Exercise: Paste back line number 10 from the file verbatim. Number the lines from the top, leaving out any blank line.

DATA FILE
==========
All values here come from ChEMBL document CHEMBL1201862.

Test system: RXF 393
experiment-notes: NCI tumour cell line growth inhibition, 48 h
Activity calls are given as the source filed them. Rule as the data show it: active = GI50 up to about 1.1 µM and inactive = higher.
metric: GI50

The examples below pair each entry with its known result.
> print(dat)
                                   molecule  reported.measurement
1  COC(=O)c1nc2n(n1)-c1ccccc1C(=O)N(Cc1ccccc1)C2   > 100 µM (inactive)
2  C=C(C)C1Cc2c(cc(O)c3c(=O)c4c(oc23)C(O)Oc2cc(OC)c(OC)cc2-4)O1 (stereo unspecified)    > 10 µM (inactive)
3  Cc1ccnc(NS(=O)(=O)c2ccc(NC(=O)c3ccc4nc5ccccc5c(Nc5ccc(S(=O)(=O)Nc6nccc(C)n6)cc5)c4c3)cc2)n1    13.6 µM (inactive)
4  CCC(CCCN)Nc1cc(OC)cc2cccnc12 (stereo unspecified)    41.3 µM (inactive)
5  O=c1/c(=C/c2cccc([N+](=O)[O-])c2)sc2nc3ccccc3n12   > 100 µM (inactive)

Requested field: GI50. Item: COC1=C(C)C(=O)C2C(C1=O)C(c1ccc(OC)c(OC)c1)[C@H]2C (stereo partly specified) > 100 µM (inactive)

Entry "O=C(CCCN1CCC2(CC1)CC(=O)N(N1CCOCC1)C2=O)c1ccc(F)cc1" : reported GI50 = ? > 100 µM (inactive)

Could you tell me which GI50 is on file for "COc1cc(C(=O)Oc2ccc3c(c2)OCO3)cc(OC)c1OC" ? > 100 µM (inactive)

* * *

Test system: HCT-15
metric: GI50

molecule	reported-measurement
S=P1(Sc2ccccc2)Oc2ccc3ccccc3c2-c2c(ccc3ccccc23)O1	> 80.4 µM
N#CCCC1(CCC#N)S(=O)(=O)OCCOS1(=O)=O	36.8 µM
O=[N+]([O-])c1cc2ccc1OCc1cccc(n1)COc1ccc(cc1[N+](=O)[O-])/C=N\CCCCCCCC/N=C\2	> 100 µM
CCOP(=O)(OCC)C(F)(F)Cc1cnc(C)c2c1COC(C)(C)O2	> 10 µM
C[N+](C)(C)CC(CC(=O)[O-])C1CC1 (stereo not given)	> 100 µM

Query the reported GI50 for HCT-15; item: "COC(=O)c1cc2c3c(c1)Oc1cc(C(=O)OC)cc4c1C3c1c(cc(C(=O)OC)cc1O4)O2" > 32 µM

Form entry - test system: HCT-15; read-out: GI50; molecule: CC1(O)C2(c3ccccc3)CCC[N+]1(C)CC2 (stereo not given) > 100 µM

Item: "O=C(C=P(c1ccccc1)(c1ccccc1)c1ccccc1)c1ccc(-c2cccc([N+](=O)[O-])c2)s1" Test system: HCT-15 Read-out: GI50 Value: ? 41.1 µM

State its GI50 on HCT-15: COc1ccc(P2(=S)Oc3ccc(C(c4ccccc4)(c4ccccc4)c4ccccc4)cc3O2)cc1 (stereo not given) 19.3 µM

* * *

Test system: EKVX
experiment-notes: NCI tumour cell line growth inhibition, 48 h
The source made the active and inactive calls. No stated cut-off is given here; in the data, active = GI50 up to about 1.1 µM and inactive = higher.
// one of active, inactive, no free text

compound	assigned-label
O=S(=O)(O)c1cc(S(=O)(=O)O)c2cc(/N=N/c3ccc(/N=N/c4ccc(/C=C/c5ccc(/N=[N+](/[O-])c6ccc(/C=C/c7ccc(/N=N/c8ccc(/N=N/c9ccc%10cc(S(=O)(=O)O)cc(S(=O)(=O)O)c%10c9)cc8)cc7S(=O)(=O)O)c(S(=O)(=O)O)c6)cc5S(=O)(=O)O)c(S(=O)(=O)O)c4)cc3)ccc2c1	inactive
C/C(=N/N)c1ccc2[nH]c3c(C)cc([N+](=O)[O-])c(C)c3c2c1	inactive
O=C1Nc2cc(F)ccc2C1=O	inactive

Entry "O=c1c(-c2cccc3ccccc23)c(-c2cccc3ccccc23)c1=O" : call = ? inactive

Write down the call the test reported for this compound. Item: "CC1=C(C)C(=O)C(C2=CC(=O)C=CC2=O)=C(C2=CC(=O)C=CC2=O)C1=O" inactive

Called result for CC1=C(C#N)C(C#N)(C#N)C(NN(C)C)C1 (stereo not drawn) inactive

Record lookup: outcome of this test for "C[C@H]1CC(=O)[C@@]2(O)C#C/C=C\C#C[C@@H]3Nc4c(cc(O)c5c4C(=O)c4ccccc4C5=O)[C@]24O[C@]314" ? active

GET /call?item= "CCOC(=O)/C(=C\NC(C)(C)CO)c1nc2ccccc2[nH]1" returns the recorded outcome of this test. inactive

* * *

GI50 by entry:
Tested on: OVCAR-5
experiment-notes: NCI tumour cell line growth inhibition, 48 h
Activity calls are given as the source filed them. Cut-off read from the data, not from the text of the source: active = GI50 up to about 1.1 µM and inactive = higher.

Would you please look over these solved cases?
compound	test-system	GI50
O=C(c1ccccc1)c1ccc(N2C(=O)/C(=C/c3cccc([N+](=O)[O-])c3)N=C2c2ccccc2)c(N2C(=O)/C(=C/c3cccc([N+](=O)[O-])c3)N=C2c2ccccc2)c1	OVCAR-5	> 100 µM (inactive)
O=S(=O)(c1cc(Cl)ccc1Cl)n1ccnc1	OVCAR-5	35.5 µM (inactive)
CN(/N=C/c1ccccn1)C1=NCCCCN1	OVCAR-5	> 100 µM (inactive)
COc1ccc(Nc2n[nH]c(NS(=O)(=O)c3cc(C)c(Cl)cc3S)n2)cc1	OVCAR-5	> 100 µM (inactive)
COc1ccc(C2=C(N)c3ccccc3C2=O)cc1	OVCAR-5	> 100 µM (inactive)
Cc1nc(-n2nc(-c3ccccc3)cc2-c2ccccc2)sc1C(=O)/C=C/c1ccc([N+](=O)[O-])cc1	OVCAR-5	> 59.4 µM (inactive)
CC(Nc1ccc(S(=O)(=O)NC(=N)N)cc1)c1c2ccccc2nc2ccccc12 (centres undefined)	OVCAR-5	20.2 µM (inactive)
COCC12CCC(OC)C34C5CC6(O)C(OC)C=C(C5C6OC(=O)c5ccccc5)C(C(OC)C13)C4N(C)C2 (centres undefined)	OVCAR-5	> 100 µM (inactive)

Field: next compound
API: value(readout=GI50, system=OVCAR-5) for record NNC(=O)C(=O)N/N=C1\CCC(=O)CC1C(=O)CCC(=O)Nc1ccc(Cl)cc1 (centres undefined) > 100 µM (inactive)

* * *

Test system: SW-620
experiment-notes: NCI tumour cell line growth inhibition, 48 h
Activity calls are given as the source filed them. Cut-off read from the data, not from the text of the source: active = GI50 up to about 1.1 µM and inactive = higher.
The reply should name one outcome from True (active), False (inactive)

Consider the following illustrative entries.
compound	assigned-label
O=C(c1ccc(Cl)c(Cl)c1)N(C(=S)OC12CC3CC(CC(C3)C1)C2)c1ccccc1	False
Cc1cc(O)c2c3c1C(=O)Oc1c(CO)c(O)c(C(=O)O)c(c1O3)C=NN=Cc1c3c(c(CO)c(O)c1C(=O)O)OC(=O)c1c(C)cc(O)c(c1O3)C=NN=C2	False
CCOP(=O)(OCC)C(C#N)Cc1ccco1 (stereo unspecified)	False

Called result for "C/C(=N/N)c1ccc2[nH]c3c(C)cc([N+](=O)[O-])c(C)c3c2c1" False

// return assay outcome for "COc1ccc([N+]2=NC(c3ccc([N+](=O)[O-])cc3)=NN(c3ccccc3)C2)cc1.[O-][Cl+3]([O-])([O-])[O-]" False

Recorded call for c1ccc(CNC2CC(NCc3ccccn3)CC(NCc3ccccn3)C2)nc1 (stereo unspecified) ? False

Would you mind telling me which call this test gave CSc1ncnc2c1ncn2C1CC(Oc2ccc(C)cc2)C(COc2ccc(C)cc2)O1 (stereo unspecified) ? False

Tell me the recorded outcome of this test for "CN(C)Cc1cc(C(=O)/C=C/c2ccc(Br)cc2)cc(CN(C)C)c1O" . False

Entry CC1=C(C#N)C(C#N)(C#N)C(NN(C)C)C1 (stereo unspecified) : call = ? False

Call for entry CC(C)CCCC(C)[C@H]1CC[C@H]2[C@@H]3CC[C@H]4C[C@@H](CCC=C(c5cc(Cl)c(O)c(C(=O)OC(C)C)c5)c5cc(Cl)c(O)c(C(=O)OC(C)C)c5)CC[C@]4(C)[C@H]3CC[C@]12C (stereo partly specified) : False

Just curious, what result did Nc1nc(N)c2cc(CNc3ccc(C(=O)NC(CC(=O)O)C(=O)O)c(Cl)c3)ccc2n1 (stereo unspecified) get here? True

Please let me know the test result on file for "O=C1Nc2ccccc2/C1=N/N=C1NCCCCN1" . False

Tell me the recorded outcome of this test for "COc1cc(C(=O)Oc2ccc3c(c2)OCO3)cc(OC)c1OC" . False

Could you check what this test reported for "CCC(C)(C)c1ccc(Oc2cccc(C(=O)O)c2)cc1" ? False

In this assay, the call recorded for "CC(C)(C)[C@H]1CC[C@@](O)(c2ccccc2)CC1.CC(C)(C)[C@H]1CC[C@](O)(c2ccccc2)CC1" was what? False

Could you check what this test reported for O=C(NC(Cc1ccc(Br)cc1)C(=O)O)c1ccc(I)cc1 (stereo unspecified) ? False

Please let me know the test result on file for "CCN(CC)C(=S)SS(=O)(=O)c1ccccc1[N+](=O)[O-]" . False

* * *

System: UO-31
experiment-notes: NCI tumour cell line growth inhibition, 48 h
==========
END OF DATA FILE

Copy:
2  C=C(C)C1Cc2c(cc(O)c3c(=O)c4c(oc23)C(O)Oc2cc(OC)c(OC)cc2-4)O1 (stereo unspecified)    > 10 µM (inactive)